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Wrongful Death Claims – 3 Common Questions Answered

As an injury attorney in Georgia, I handle all kinds of claims involving injured victims. I also represent the families of accident victims who have been tragically killed. If you have lost a loved one as the result of another person’s negligence, you may be able to pursue a claim for damages.

Why Should I Pursue a Claim?

Of course, no amount of money is going to bring back your loved one or ease the pain of their loss. However, the death of a family member can be financially devastating to the surviving members of the family. If you have lost a loved one as the result of another person’s actions, you can be awarded compensation that can help ease the financial burdens you are experiencing.

What Kind of Damages are Awarded?

There are two types of damages that can be recovered in a wrongful death claim. The first is compensatory damages. These include all of the expenses the death has incurred, from hospital bills and medical care to funeral costs. Additionally, compensation can be awarded for all of the things the wrongful death victim once contributed to his or her family. These include financial losses to the family, such as income and health insurance benefits, and emotional losses, such as the pain and suffering of no longer having a spouse or a parent.

The second type of damage is punitive damages. Punitive damages are awarded to the family as punishment to the person responsible for the death. In Georgia, punitive damages are capped at $250,000. A judge will determine the amount of punitive damages that will be awarded. Keep in mind that a wrongful death claim is a civil matter, and unrelated to the concurrent criminal case. Even if there is are no criminal charges pressed against the negligent party, or if the charges are dropped, this will not affect the pursuit of a wrongful death claim.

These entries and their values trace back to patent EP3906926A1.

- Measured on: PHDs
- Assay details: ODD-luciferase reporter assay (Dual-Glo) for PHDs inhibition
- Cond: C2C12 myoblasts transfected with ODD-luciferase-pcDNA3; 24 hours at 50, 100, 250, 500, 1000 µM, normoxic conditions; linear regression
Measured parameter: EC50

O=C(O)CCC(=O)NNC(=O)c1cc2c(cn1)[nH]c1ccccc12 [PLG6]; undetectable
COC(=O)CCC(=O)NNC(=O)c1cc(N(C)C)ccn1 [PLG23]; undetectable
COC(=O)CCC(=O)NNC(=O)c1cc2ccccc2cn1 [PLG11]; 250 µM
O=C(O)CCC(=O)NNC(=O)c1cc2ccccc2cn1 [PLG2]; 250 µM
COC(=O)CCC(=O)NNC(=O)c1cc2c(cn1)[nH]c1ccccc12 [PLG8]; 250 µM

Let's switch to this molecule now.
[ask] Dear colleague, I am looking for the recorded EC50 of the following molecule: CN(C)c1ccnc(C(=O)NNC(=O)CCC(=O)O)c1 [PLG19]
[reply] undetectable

Who Can Pursue a Wrongful Death Claim?

In Georgia, only certain family members are eligible to pursue a wrongful death claim. Siblings, aunts or uncles, or grandparents cannot pursue a claim. In the death of an adult, his or her spouse may pursue a claim. If the victim was not married, his or her children may pursue a claim. If there are no living children, the victim’s parents may pursue a claim. If there is a surviving spouse and children, the compensation awarded must be split equally among those parties.

There are many factors to consider when preparing a wrongful death lawsuit. You need to consult with an attorney who has knowledge and experience with this type of claim and can recover the financial compensation that you rightly deserve.

If you have lost a family member or a loved one due to the negligence of another person such as in a car accident, you may have the right to pursue a claim for damages against the at-fault party. Contact a personal injury lawyer today to learn your rights.

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